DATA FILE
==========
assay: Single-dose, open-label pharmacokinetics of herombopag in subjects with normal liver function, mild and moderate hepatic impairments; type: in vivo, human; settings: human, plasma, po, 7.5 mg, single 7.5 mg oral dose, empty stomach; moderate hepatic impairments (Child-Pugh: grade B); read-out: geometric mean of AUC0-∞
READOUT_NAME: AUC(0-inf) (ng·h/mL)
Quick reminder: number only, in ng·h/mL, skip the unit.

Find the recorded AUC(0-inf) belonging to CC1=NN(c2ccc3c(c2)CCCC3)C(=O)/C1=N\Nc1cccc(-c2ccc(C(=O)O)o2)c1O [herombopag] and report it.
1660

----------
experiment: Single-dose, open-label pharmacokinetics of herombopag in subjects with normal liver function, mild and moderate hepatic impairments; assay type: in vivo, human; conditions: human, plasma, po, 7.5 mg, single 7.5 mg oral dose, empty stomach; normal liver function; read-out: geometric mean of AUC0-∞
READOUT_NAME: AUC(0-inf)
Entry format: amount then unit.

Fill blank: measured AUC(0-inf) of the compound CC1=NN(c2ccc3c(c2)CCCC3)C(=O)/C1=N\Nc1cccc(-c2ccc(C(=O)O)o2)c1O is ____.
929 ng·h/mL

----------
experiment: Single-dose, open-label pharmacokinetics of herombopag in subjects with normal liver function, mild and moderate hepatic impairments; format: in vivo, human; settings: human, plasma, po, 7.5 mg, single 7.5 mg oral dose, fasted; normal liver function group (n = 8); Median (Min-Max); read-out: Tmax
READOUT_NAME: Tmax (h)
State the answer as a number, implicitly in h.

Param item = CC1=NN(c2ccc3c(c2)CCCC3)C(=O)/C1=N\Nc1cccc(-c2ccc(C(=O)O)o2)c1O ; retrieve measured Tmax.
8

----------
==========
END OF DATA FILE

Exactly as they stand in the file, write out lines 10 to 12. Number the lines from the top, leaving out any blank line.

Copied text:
Fill blank: measured AUC(0-inf) of the compound CC1=NN(c2ccc3c(c2)CCCC3)C(=O)/C1=N\Nc1cccc(-c2ccc(C(=O)O)o2)c1O is ____.
929 ng·h/mL

----------